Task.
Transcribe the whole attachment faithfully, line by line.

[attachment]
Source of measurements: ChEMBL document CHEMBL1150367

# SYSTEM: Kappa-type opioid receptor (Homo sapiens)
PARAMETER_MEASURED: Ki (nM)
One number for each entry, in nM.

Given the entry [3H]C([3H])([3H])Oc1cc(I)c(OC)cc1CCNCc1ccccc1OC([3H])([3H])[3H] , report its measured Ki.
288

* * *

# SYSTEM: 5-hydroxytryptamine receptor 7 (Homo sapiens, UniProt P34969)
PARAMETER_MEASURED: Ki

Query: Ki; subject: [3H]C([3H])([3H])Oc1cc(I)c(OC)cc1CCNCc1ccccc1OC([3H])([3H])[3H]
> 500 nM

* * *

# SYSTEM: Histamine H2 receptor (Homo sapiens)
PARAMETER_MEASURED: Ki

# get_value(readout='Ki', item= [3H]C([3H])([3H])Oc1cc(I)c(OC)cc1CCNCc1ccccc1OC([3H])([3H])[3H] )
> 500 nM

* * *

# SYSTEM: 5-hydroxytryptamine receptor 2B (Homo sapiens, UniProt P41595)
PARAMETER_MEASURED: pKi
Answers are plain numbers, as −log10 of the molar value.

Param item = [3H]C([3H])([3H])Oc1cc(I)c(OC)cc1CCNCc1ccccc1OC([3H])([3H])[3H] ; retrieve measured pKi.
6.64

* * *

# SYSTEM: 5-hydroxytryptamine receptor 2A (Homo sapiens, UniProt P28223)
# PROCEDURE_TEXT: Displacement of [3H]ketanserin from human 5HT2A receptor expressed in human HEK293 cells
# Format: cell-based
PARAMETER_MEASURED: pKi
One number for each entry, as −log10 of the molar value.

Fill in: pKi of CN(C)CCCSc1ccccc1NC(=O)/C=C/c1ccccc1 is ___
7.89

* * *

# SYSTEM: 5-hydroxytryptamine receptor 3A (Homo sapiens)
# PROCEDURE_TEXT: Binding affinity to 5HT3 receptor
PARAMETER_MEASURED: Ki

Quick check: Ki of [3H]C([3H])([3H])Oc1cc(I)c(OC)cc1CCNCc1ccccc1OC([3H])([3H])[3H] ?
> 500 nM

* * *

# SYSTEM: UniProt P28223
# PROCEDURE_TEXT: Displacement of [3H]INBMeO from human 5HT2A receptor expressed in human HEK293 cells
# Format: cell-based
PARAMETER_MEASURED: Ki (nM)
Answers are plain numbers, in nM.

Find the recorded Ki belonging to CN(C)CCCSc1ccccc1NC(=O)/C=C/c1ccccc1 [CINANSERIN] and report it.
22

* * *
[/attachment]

Source of measurements: ChEMBL document CHEMBL1150367

# SYSTEM: Kappa-type opioid receptor (Homo sapiens)
PARAMETER_MEASURED: Ki (nM)
One number for each entry, in nM.

Given the entry [3H]C([3H])([3H])Oc1cc(I)c(OC)cc1CCNCc1ccccc1OC([3H])([3H])[3H] , report its measured Ki.
288

* * *

# SYSTEM: 5-hydroxytryptamine receptor 7 (Homo sapiens, UniProt P34969)
PARAMETER_MEASURED: Ki

Query: Ki; subject: [3H]C([3H])([3H])Oc1cc(I)c(OC)cc1CCNCc1ccccc1OC([3H])([3H])[3H]
> 500 nM

* * *

# SYSTEM: Histamine H2 receptor (Homo sapiens)
PARAMETER_MEASURED: Ki

# get_value(readout='Ki', item= [3H]C([3H])([3H])Oc1cc(I)c(OC)cc1CCNCc1ccccc1OC([3H])([3H])[3H] )
> 500 nM

* * *

# SYSTEM: 5-hydroxytryptamine receptor 2B (Homo sapiens, UniProt P41595)
PARAMETER_MEASURED: pKi
Answers are plain numbers, as −log10 of the molar value.

Param item = [3H]C([3H])([3H])Oc1cc(I)c(OC)cc1CCNCc1ccccc1OC([3H])([3H])[3H] ; retrieve measured pKi.
6.64

* * *

# SYSTEM: 5-hydroxytryptamine receptor 2A (Homo sapiens, UniProt P28223)
# PROCEDURE_TEXT: Displacement of [3H]ketanserin from human 5HT2A receptor expressed in human HEK293 cells
# Format: cell-based
PARAMETER_MEASURED: pKi
One number for each entry, as −log10 of the molar value.

Fill in: pKi of CN(C)CCCSc1ccccc1NC(=O)/C=C/c1ccccc1 is ___
7.89

* * *

# SYSTEM: 5-hydroxytryptamine receptor 3A (Homo sapiens)
# PROCEDURE_TEXT: Binding affinity to 5HT3 receptor
PARAMETER_MEASURED: Ki

Quick check: Ki of [3H]C([3H])([3H])Oc1cc(I)c(OC)cc1CCNCc1ccccc1OC([3H])([3H])[3H] ?
> 500 nM

* * *

# SYSTEM: UniProt P28223
# PROCEDURE_TEXT: Displacement of [3H]INBMeO from human 5HT2A receptor expressed in human HEK293 cells
# Format: cell-based
PARAMETER_MEASURED: Ki (nM)
Answers are plain numbers, in nM.

Find the recorded Ki belonging to CN(C)CCCSc1ccccc1NC(=O)/C=C/c1ccccc1 [CINANSERIN] and report it.
22

* * *